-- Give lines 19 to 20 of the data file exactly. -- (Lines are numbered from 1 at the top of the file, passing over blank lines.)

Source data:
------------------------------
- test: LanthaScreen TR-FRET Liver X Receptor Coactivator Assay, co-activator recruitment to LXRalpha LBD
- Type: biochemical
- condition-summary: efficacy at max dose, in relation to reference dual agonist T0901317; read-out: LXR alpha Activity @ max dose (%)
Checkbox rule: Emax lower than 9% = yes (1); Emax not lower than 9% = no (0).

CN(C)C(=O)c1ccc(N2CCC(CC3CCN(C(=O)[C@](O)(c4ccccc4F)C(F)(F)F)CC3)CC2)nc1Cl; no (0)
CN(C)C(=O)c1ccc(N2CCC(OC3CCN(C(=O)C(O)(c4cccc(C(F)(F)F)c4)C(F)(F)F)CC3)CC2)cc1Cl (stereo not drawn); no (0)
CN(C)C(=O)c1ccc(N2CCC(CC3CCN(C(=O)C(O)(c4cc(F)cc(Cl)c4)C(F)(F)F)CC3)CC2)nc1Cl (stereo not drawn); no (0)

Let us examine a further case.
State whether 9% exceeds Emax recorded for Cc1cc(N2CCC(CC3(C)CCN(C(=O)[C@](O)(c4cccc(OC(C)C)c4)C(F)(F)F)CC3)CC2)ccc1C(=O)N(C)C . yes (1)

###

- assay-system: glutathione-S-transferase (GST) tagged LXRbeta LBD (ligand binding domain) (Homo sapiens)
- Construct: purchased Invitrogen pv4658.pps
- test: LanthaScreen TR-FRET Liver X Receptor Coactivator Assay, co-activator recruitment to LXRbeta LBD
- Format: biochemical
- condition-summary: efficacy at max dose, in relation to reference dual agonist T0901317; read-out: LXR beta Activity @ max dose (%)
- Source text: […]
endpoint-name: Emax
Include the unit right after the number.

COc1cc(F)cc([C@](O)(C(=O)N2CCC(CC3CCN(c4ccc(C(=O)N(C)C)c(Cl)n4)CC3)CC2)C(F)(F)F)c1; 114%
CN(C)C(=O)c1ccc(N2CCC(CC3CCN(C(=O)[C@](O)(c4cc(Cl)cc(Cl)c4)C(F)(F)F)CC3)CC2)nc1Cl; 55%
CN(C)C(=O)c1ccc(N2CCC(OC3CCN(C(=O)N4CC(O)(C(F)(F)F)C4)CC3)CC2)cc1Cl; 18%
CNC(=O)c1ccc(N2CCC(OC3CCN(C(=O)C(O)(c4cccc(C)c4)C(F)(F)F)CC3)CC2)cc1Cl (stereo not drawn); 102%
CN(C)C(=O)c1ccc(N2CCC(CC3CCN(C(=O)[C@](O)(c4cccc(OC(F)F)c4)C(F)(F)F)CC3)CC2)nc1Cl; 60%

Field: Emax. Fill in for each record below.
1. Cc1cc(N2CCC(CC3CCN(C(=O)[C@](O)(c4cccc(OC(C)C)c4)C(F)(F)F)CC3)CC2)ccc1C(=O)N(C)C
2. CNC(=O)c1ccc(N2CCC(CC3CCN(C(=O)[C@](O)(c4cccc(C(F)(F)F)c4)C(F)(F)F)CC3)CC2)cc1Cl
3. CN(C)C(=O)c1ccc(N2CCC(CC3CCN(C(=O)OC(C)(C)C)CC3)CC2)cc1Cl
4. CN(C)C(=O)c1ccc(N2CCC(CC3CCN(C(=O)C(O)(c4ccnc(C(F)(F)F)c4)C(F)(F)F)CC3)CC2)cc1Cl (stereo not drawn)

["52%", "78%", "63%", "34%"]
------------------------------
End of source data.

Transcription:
COc1cc(F)cc([C@](O)(C(=O)N2CCC(CC3CCN(c4ccc(C(=O)N(C)C)c(Cl)n4)CC3)CC2)C(F)(F)F)c1; 114%
CN(C)C(=O)c1ccc(N2CCC(CC3CCN(C(=O)[C@](O)(c4cc(Cl)cc(Cl)c4)C(F)(F)F)CC3)CC2)nc1Cl; 55%